Welcome to the web page dedicated to Professors and other users of the COOL Platform.
Please feel free to contact us with questions, feedback or comments. We constantly strive to improve this software, and your feedback is always appreciated.
- The software and server side technolody, called the COOL Platform was created and is currently maintained by Nathaniel Goodyer and Nicolai Siggel of IDEALS, who are currently working with David Harpp and the OSS Office (Dr. Ariel Fenster, Dr. David Harpp and Dr. Joe Schwarcz).
We also have a number of dedicated educators who make sure the lectures get up there. To get in touch with us, please send us an email at info @ idealsystems .ca (- NOTE: no spaces in actual email). If you need to report a problem, please do so through the HELPDESK here.
- COOL stands for COurses OnLine.
- COOL can be summed up as a very simple recording tool that enables anyone to record a presentation to the web (as a slideshow or video) within minutes.
- Audio: Though any microphone will be able to do the job, for the best results, we usually recommend a wired mono headset. These generally tend to provide the best audio quality since the microphone is close to the mouth. The model we've had very good experience with is from Plantronics (50). These headsets are also perfect for VOIP (Voice Over IP) communication programs, such as Skype.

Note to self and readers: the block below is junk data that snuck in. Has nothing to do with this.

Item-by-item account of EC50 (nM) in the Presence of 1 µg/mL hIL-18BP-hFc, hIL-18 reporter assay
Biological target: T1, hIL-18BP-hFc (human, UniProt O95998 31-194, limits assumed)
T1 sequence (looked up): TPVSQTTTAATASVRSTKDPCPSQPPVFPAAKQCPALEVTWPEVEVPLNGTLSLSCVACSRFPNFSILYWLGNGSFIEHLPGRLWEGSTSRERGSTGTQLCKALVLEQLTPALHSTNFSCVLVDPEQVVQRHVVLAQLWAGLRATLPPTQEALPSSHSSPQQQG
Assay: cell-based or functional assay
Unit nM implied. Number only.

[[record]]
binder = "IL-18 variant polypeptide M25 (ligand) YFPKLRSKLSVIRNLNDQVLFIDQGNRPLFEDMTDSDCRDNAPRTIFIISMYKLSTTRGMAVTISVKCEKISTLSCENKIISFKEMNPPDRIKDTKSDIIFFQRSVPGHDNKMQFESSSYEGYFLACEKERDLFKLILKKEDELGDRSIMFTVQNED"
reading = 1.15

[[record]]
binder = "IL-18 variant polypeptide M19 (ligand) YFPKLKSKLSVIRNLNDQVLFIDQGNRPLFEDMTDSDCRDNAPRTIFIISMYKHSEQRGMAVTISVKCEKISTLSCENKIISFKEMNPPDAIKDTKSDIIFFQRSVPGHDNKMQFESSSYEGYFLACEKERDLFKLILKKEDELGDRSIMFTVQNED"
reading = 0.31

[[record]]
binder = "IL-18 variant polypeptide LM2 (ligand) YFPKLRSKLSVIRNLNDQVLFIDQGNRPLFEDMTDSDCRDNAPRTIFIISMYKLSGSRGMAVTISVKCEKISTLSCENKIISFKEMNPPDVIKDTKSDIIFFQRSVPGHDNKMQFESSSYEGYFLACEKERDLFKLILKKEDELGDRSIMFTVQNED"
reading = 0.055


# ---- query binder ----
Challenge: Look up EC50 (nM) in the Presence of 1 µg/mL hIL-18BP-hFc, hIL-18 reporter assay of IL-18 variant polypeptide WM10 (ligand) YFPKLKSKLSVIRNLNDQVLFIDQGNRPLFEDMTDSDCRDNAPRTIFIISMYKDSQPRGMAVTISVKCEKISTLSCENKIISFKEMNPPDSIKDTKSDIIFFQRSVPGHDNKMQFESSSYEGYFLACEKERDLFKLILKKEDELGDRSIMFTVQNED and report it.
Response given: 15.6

- Computer: While it's not necessary, we higly recommend use of the Toshiba Portege M200 Tablet PC for presentation. Tablet PCs allow for normal laptop functionality while taking advantage of a pen driven interface. What does this mean? You can very easily annotate your powerpoint slides with "digital ink" and/or do your blackboard work on blank powerpoint slides. This laptop is being formally recommended by McGill and a subsidy for purchasing such a laptop is available. More information about the subsidy can be found in THIS document.
- Using COOL has a number of benefits. Primarily, it allows students to review the course material at their convenience. Consequently, this can significantly reduce the number of questions that students might have about a given lecture.